Beyond the heightened chance of getting sick because of traveling, flying in the winter months increases the risk even more, according to Dr. Mark Gendreau, a physician based in Burlington, Vermont.
“The risk of contracting a contagious illness is heightened when we travel within any enclosed space, especially during the winter months, when most of the respiratory viruses thrive,” Gendreau explained to CNN.
To stay healthy, here is a breakdown of in-flight habits to keep in mind during your trip:
The amount of people traveling within the U.S. over Thanksgiving this year will be the highest amount in the last eight years, which means more exposure to germs.
Avoid germ zones
While germs are all around us by nature, some areas on a plane are more contaminated than others. Staying healthy and dodging pathogens can be as straightforward as keeping away from germ zones. Here are some travel trips to help you do just that:
- Wearing socks is an easy way to keep your feet protected when going through airport security. Because you will have to remove your shoes before getting screened, socks will protect your feet from the dirty floor. Dr. Michael Zimring, director of the Center for Wilderness and Travel Medicine at Mercy Medical Center in Baltimore, explained to Prevention magazine that sweaty bare feet mixed with airport floors can lead to bacterial or fungal infections.
- Refrain from drinking coffee and tea on the aircraft because the water used to make it may contain coliform bacteria such as E. coli. Based on investigations of airplane water by the U.S. Environmental Protection Agency beginning in 2004 when the organization initially found coliform bacteria, the EPA, Food and Drug Administration and Federal Aviation Administration created the Aircraft Drinking Water Rule to help prevent potentially dangerous bacteria from infecting passengers. Still, the EPA advised concerned travelers to stick to bottled or canned options for in-flight soda, water and juices. Staying hydrated throughout a flight is still important because dehydrated nasal membranes make people more prone to infections, according to Prevention magazine.
“Some areas on a plane are more contaminated than others.”
- Wipe down tray tables as soon as you get seated, as they may be covered in Methicillin-resistant Staphylococcus Aureus, or MRSA. According to CNN, a researcher at the University of Arizona found that 60 percent of tray tables on airplanes have traces of MRSA, which is almost five times more prevalent than surfaces on a New York City subway. CNN recommended that travelers use wet wipes with a disinfectant that kills MRSA, such as Lysol.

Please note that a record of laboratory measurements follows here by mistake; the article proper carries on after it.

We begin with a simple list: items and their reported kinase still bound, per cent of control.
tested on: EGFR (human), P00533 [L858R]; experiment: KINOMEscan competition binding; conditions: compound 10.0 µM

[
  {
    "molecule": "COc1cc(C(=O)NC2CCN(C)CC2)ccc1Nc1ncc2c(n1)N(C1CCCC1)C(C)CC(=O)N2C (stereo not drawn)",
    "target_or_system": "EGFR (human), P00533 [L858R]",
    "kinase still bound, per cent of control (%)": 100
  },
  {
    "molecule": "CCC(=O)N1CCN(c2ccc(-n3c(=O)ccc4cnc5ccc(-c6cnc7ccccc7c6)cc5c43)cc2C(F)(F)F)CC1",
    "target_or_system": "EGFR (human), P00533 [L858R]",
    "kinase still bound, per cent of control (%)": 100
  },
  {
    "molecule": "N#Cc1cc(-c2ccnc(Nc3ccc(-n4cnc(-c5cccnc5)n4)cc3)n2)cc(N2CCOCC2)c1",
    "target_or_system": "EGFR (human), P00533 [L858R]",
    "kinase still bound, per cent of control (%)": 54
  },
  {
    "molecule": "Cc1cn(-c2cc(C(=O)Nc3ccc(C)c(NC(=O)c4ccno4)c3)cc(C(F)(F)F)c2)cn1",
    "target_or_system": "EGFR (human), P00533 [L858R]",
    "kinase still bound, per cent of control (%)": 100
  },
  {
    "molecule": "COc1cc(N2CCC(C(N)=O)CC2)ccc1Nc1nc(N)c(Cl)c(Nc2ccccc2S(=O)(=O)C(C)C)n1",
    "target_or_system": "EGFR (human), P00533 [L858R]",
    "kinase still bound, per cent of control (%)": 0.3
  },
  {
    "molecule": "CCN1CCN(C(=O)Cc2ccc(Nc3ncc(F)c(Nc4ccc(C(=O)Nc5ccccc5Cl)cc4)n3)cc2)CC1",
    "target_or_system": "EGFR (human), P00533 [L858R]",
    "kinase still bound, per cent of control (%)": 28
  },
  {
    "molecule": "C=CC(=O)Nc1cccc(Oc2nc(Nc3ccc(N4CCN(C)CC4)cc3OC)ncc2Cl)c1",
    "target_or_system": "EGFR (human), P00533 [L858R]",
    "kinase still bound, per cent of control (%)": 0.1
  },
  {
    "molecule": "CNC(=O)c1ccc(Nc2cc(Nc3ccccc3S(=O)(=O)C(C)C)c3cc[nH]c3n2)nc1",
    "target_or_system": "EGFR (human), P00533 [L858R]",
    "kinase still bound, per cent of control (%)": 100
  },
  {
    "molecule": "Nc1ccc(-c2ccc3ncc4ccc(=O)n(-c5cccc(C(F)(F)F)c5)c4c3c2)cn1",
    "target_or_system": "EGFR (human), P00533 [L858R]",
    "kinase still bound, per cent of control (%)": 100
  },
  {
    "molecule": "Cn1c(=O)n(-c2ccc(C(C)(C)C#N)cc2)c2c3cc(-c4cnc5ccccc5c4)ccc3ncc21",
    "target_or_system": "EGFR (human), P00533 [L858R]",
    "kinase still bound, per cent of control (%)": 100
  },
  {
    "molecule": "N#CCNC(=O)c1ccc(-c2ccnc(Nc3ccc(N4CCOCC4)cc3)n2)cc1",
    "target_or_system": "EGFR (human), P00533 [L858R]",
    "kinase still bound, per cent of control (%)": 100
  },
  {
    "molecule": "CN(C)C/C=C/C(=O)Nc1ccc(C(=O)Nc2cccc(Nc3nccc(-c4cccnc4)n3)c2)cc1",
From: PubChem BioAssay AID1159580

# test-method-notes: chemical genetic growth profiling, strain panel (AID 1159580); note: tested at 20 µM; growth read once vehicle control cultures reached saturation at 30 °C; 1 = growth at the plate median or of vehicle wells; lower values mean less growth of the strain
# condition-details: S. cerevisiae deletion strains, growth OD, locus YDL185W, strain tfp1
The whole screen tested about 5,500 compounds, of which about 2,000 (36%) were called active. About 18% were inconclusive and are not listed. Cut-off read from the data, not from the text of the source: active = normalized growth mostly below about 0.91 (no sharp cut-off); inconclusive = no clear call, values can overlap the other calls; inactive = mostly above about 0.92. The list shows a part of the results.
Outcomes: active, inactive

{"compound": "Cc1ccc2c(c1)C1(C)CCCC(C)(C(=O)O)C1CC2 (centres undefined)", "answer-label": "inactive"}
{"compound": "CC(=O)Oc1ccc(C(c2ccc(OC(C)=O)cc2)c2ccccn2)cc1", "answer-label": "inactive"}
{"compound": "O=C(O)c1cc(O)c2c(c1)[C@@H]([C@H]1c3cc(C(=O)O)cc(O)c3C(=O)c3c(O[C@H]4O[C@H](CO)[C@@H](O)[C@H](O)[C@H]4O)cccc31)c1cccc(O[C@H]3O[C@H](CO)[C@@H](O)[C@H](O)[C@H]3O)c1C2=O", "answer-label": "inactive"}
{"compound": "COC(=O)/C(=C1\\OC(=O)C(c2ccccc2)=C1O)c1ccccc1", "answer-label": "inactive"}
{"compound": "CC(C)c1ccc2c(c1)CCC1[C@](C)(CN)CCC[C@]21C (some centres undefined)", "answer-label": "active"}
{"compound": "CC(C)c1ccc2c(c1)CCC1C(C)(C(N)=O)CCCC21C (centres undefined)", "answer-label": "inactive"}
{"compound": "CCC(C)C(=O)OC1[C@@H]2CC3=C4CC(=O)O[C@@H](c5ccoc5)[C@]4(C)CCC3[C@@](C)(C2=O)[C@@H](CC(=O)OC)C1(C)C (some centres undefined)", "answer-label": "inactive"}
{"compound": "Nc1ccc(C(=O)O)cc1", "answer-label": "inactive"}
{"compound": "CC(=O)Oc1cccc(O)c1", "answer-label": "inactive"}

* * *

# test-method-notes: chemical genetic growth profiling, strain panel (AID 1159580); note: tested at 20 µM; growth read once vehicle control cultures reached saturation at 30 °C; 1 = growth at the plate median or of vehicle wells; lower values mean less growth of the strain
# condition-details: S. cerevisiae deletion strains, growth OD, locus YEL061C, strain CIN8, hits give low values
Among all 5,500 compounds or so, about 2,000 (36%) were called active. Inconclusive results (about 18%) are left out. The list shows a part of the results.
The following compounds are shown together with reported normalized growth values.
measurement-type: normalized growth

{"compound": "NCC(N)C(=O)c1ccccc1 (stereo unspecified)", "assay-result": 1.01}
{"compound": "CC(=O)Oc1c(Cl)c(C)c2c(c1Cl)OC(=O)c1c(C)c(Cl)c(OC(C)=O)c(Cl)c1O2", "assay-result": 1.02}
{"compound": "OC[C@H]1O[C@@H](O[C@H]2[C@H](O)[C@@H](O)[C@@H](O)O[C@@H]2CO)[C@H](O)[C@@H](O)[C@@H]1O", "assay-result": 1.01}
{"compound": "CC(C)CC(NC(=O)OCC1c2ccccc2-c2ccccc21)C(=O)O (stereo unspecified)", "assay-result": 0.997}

- Avoid using the restroom if possible because as one may expect, an airplane bathroom is covered in bacteria. According to Gerba, airplane toilets are some of the “germiest” of any and all toilets. If you do have to use the lavatory, Gerba said it is important to sanitize your hands when you get back to your seat because the sink water in the bathroom can also contain bacteria.
- Use a carry-on bag to store any loose belongings you may need throughout your flight because seat pockets are notorious germ-carriers. CNN reported that seat pockets bear cold viruses and influenza A, B and C viruses, in addition to other unsanitary substances left behind by previous flyers.
- Move seats if possible if you are seated next to someone who is visibly sick. According to The Wall Street Journal, germ exposure via a sneeze has a two-seat radius, or 6 feet.
Keeping your hands and your family’s hands clean and germ-free throughout the travel day is an important part of remaining healthy. In addition to hand sanitizer use before eating and after using the restroom, it helps to sanitize after tasks like using the ATM or riding an escalator, according to CNN. This is especially important at airports because of the high volume of users.
Although these tips and tricks are effective in deflecting germs, it is still possible to get sick over the holidays. CareWell Urgent Care can help you enjoy the season by getting your health back on track. Book an appointment online or call your local CareWell Urgent care as soon as you or a family member starts to experience symptoms.